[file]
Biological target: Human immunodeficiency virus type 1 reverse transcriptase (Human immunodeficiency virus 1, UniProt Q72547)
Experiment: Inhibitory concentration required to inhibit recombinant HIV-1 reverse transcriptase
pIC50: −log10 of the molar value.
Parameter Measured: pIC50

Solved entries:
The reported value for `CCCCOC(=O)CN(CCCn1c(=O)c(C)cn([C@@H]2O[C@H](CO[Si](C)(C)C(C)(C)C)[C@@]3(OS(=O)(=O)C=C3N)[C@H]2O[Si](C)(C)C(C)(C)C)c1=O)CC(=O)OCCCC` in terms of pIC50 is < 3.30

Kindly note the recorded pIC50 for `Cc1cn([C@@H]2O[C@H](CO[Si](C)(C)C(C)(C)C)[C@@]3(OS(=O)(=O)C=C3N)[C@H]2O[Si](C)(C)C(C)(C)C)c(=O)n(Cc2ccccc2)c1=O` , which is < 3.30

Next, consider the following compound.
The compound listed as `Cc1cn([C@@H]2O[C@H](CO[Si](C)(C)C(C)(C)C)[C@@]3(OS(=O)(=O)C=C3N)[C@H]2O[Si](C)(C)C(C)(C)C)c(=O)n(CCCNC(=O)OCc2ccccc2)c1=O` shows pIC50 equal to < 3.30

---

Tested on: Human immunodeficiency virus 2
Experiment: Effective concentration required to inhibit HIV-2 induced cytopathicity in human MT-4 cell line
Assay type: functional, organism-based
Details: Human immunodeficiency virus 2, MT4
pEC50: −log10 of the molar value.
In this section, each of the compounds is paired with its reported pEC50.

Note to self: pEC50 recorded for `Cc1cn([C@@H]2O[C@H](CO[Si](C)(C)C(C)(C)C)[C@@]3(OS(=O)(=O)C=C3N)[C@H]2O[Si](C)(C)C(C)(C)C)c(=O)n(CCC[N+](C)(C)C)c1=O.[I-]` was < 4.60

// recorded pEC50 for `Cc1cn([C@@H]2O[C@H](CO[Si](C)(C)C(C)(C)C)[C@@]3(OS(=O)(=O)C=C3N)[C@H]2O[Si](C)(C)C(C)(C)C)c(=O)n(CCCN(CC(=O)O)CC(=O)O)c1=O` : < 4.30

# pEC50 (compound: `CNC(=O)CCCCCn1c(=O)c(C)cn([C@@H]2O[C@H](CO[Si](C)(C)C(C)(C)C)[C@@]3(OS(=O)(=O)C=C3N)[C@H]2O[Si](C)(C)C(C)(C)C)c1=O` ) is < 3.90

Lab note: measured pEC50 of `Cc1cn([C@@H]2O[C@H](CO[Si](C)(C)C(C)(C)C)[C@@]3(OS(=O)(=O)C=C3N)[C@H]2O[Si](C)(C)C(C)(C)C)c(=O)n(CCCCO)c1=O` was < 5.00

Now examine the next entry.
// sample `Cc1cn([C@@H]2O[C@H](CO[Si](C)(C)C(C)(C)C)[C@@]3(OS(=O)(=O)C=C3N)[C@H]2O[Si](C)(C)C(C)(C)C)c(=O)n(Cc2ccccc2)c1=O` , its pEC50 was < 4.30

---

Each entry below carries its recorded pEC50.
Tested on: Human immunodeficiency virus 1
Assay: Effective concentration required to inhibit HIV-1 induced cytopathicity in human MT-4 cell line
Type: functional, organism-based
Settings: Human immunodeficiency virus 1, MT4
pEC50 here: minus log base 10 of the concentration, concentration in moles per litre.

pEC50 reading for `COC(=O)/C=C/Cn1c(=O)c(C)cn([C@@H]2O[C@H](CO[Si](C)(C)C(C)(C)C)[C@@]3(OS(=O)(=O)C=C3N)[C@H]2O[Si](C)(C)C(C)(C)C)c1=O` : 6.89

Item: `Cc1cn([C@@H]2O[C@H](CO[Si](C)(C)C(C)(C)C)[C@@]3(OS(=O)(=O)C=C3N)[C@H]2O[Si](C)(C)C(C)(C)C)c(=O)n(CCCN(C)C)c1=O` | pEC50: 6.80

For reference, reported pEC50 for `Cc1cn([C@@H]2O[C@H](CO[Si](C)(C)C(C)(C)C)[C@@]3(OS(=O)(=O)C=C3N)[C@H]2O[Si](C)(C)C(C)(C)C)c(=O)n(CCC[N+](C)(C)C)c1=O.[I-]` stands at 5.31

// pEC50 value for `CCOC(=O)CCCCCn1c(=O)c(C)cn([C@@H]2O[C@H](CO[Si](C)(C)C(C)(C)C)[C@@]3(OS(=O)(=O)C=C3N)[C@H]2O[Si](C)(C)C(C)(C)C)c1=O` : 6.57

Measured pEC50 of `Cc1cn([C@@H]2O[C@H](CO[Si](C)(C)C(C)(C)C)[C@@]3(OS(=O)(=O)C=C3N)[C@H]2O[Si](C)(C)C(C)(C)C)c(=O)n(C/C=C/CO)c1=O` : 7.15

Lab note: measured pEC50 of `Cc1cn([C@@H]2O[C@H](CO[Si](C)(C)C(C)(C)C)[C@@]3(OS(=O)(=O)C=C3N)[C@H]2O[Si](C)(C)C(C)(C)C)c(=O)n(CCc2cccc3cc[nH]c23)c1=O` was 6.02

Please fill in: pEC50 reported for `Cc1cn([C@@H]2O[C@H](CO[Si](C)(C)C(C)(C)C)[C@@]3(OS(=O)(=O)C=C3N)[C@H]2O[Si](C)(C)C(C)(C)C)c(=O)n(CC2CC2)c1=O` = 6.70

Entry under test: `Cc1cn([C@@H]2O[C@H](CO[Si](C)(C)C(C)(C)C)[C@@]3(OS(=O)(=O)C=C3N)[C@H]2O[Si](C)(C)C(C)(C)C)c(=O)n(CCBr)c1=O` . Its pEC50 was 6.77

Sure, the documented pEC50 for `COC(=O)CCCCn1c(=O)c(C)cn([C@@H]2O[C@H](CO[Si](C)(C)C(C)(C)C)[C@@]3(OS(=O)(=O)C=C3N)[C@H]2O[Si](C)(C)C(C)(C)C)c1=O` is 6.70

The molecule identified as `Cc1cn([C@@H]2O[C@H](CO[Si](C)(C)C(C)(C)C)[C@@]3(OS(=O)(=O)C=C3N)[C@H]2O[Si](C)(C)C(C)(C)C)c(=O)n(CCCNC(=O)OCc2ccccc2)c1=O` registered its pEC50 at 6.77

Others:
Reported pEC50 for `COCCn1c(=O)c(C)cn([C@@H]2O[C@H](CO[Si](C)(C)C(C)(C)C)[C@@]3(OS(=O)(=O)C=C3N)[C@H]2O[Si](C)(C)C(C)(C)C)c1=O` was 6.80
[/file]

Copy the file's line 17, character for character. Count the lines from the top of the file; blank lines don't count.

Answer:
Note to self: pEC50 recorded for `Cc1cn([C@@H]2O[C@H](CO[Si](C)(C)C(C)(C)C)[C@@]3(OS(=O)(=O)C=C3N)[C@H]2O[Si](C)(C)C(C)(C)C)c(=O)n(CCC[N+](C)(C)C)c1=O.[I-]` was < 4.60